the several components. In other terms, convert each of these from that centre, it follows that the intensity of gravity will compound sentences into simple sentences. Distribute each simple increase or decrease, according as the bodies approach to, or sentence into subject and predicate, distinguishing the verb (the recede from, the general level of the earth's surface. This variacopula) and the attribute. Next, exhibit each compound tion, however, is not apparent in the ordinary phenomena which sentence in its several members, showing what are principal, what are observed at the surface of the globe, because, its radius accessary, and what appended, what interposed; together with being nearly 4,000 miles, the distance from the centre is sensibly the accessaries to the subjects and objecis, and the adverbial the same when a body is elevated by a few hundred yards. objects. Finally, give the grammatical analysis of the whole. But when the heights of bodies above the earth's surface are very

considerable, gravity can no longer be considered as having the same intensity. It is necessary, therefore, to remember that the

laws of falling bodies already explained are only true for heights ON PHYSICS OR NATURAL PHILOSOPHY. within certain appreciable limits.

2. The second cause which modifies the intensity of gravity is No. VI.

the centrifugal force. A force which produces a curvilinear motion, LAWS OF GRAVITY; PENDULUM.

and which gives to bodies under the influence of this motion á

tendency to fly off from the axis of rotation, is called contrifugal. (Continued from page 63.)

It is demonstrated in treatises on Rational Mechanics, that the

centrifugal force is proportional to the square of the velocity of Formulæ relating to Falling Bodies. The second and third laws rotation; whence it follows that, under the same meridian, it of falling bodies may be respectively represented by the formulæ increases as we approach the equator, where it reaches its maxiv=gt, and s=&gt. For, let g be the velocity acquired at the end mum, because there the greatest velocity takes place. At the of a second by a body falling in a vacuum, and v its velocity poles the centrifugal force is zero. At the equator, the centrifuafter t seconds ; then, the velocities being proportional to the gal force is directly opposed to gravity, and is equal to ido of its times, we have g:v::1:t; whence r=gi (1). Again, a body intensity. Now 289 being the square of 17, it follows that, if the which falls during t seconds by a motion uniformly accelerated, motion of rotation in the earth were 17 times slower than it is, the with an initial velocity equal to zero or 0, and a final velocity centrifugal force at the equator would be equal to that of gravity, equal to gt, will describe the same space as if it fell during the and all bodies on its surface in this latitude would be on the whole time t by a uniform motion, with a mean velocity between point of being projected into space. O and gt, that is, with the velocity gt. Now, in the latter case, As we proceed from the equator towards the poles, gravity is the motion being uniform, the space described is equal to the less and less affected by the centrifugal force. This happens chiefly product of the velocity and the time; whence, denoting this space because the centrifugal force decreases in proportion as we recede by s, we have s= gtxt=(2).. The demonstration of from the equator, and also because that, at the equator, the centhese theorems is given mathematically in treatises on Dynamics; trifugal force is directly opposite to that of gravity, whereas, in SGB Whewell's Mechanical Euclid, and other elementary works proceeding towards the poles, its direction becomes more and of the same description.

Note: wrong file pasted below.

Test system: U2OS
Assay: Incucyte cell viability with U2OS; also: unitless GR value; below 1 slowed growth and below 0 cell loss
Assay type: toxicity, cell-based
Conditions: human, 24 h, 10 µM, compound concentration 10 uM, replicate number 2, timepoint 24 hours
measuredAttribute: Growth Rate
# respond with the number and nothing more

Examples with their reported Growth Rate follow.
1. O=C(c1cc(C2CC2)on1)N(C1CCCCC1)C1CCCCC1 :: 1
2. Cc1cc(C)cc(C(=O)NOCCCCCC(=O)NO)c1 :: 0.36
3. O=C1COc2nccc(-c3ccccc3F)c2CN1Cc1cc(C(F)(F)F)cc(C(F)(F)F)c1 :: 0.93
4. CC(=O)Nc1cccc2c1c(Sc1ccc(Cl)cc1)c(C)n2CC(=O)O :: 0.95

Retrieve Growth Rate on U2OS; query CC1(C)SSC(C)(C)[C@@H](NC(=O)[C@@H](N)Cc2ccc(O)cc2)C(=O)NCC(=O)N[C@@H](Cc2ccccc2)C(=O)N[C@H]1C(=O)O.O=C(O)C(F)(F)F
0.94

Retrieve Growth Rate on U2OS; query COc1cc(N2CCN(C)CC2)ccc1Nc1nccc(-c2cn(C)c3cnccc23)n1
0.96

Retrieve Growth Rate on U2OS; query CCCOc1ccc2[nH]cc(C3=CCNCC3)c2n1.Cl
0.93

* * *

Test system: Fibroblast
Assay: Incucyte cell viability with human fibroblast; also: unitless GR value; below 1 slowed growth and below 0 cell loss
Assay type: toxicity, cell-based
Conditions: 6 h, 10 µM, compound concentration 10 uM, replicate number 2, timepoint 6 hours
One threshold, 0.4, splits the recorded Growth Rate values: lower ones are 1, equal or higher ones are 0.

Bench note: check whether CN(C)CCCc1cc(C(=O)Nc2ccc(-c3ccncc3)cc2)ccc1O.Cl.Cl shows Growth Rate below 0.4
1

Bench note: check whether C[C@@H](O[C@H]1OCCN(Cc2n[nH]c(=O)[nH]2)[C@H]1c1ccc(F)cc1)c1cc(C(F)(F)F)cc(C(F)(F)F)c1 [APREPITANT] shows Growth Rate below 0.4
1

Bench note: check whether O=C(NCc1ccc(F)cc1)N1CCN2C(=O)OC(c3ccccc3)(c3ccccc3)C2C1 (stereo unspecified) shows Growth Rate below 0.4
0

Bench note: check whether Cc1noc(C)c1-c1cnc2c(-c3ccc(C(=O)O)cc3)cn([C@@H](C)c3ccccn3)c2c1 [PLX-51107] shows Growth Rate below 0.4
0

more inclined to that of gravity, and thus loses intensity. Thus, If in the formula (2) we make t=1, we have s=19, whence in fig. 15, in which PQ represents the axis of the earth, and Er the 9=2s; that is, the velocity acquired at the end of a unit of time is double the space described in that unit of time. This value of g is called the measure of gravity. Thus, in the latitude of London, it has been found that a body falling near the surface of the earth, in a vacuum, describes about 1611 feet in the first second of its fall; hence, the measure of gravity of London is about 32 feet; in other words, after a body has fallen 16 1's feet in 1 second, by the force of gravity, it would, if the attraction of the earth were removed or counteracted, continue to fall ever after with a uniform velocity of 32 feet per second.

In formula (1) the velocity v is expressed in a function of the time; that is, an expression in solving the number denoting the time; but we can likewise express it in a function of the space described, by eliminating t from the two formulæ (1) and (2). For, from the first, we have t= =, whence t =

; now substi9

equator, at any point a, the centrifugal force is represented by tuting this value of tz in formula (2), we have s=$9X

the straight line A B perpendicular to the axis at K; now the force of gravity which acts in the direction of the radius CD, is